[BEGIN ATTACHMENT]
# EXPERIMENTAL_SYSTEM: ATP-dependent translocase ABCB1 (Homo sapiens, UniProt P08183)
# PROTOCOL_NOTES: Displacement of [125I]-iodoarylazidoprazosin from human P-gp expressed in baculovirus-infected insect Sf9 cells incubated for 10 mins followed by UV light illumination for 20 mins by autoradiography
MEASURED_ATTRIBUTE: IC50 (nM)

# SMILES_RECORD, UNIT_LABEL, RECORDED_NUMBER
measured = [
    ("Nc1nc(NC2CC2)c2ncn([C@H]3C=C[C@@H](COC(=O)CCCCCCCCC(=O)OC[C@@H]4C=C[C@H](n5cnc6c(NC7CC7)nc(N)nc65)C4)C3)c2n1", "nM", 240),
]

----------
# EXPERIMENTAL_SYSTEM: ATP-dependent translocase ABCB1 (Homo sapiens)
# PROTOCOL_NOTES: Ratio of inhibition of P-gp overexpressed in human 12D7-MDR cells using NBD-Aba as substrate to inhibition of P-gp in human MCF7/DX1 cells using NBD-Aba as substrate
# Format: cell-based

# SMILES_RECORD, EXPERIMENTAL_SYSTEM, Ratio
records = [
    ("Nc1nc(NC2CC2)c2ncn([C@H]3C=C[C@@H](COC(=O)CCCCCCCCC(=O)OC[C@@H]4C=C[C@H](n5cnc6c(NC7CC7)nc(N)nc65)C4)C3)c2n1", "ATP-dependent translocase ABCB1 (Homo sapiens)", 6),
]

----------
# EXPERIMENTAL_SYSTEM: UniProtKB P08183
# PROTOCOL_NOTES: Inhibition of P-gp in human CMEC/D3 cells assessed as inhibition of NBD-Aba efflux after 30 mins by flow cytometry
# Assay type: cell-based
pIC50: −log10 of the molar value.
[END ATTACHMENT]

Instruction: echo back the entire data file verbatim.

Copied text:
# EXPERIMENTAL_SYSTEM: ATP-dependent translocase ABCB1 (Homo sapiens, UniProt P08183)
# PROTOCOL_NOTES: Displacement of [125I]-iodoarylazidoprazosin from human P-gp expressed in baculovirus-infected insect Sf9 cells incubated for 10 mins followed by UV light illumination for 20 mins by autoradiography
MEASURED_ATTRIBUTE: IC50 (nM)

# SMILES_RECORD, UNIT_LABEL, RECORDED_NUMBER
measured = [
    ("Nc1nc(NC2CC2)c2ncn([C@H]3C=C[C@@H](COC(=O)CCCCCCCCC(=O)OC[C@@H]4C=C[C@H](n5cnc6c(NC7CC7)nc(N)nc65)C4)C3)c2n1", "nM", 240),
]

----------
# EXPERIMENTAL_SYSTEM: ATP-dependent translocase ABCB1 (Homo sapiens)
# PROTOCOL_NOTES: Ratio of inhibition of P-gp overexpressed in human 12D7-MDR cells using NBD-Aba as substrate to inhibition of P-gp in human MCF7/DX1 cells using NBD-Aba as substrate
# Format: cell-based

# SMILES_RECORD, EXPERIMENTAL_SYSTEM, Ratio
records = [
    ("Nc1nc(NC2CC2)c2ncn([C@H]3C=C[C@@H](COC(=O)CCCCCCCCC(=O)OC[C@@H]4C=C[C@H](n5cnc6c(NC7CC7)nc(N)nc65)C4)C3)c2n1", "ATP-dependent translocase ABCB1 (Homo sapiens)", 6),
]

----------
# EXPERIMENTAL_SYSTEM: UniProtKB P08183
# PROTOCOL_NOTES: Inhibition of P-gp in human CMEC/D3 cells assessed as inhibition of NBD-Aba efflux after 30 mins by flow cytometry
# Assay type: cell-based
pIC50: −log10 of the molar value.